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Video streaming beats cable subscriptions for the first time

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It had to happen eventually. People have been turning to cord-cutting for years to avoid paying higher cable and satellite TV bills. Now, according to the Motion Picture Association of America (MPAA), there are more streaming subscribers than there are cable TV customers.

Streaming passed satellite TV in 2015, but there has always been far more more cable TV viewers than satellite TV customers. The handwriting was on the wall, however. Streaming service subscribers numbers were increasing by over 20 percent every year, while cable TV numbers were seeing single-digit declines annually.

Specifically, online video services, such as Netflix, Hulu, and Amazon Prime Video, grew from 2017 to 2018 by 27 percent. All together, there were 613.3 million video streaming subscribers in 2018, while cable subscribers dropped to 556 million customers. This was a drop of two percent.

MPAA Streaming Video Growth-2014-2018

Streaming is becoming home video’s future. 


(Image: MPAA)

That said, cable remains more profitable than online streamers. Indeed, despite its decline in subscribers, cable TV companies saw their revenue increase. Cable TV reached $118 billion in total revenue. This was a gain of $6.2 billion in 2018.

The MPAA also found that most people are not cutting the cable cord. Instead, they’re subscribing to online streaming services and cable TV packages.

In Deloitte’s most recent Digital media trends survey, the research company found: “‘Streaming services versus traditional pay TV’ is not an either/or proposition for many: Consumers often want both. Forty-three percent of US households now subscribe to both pay TV and streaming video services. For live TV news, sports, and TV shows, most consumers still turn to traditional pay TV networks, although live TV streaming services are gaining traction.”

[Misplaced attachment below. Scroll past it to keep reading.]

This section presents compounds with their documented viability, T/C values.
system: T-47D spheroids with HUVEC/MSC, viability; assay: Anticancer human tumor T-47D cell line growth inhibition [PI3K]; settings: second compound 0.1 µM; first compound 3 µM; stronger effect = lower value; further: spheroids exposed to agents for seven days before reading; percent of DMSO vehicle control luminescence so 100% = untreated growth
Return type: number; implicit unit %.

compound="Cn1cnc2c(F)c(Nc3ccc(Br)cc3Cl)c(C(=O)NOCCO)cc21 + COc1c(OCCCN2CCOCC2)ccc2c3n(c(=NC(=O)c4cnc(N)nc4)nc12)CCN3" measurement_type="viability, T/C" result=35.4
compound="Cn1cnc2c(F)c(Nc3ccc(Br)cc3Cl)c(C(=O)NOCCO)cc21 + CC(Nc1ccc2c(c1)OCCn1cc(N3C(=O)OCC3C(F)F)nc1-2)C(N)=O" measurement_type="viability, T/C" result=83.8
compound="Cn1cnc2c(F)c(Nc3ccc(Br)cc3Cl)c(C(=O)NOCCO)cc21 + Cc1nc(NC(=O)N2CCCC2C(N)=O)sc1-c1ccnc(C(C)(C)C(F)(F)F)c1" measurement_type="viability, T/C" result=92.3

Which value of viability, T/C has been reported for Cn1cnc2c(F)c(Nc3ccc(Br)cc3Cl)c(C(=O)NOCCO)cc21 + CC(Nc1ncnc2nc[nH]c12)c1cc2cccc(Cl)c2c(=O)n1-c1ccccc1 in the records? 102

Deloitte also observed that streaming subscribers pay for an average of three services. Why? It’s all about content: “In 2018, 57 percent of paid streaming video users said they subscribed to access original content. This number is even higher among millennials, at 71 percent.”


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Overall, we love our television no matter how we get it. In 2018, by the MPAA’s numbers, home entertainment spending — cable, satellite, streaming, and DVD/Blu-ray — increased by $23.3 billion, 12 percent year over year. Streaming, as you’d expect, has the fastest growth, while physical media is on its way out. Between 2017 and 2018, physical media revenue dropped by 15 percent.

So, where do you spend your home entertainment dollar? Let us know in the comments. 

Me? I cut the cord years ago. I get my television from a combination of streaming services and over-the-air for my local TV networks.

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